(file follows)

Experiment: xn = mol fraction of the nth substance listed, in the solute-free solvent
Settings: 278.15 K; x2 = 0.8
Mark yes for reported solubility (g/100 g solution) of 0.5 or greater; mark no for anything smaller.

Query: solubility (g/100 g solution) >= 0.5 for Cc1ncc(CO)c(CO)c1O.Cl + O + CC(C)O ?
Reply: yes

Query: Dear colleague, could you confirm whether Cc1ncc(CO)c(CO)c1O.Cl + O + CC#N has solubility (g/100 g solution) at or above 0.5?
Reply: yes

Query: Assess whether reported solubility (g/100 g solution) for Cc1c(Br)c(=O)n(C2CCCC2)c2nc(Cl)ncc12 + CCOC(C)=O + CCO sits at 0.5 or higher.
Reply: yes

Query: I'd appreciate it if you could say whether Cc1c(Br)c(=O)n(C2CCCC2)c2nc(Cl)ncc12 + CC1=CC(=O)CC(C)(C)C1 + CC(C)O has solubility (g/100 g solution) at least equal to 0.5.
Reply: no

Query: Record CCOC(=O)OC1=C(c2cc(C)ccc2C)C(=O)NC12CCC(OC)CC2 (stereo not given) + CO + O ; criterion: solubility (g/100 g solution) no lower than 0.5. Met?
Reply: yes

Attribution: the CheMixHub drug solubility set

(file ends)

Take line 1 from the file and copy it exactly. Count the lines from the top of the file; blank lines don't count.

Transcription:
Experiment: xn = mol fraction of the nth substance listed, in the solute-free solvent